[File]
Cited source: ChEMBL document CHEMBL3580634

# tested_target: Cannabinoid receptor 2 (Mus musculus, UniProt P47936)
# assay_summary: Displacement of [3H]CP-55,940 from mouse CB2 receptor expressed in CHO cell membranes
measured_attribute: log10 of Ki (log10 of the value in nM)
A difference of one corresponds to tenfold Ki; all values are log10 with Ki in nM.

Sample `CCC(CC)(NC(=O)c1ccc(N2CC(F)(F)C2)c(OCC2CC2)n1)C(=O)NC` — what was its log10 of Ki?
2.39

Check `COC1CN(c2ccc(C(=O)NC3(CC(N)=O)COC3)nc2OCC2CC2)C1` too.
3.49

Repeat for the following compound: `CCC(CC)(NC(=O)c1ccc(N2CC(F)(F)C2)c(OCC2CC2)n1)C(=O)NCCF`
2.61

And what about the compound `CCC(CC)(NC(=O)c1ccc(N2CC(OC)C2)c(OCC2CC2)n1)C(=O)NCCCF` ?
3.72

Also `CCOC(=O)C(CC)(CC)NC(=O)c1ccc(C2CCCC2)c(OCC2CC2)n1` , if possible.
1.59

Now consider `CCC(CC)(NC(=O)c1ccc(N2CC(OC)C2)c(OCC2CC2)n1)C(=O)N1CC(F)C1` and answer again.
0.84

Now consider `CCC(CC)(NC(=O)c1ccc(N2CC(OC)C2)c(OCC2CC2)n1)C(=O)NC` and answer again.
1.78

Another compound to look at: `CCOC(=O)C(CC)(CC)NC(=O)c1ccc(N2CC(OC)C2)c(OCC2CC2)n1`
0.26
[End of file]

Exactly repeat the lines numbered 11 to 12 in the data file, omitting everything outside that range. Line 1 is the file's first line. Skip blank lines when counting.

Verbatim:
2.61

And what about the compound `CCC(CC)(NC(=O)c1ccc(N2CC(OC)C2)c(OCC2CC2)n1)C(=O)NCCCF` ?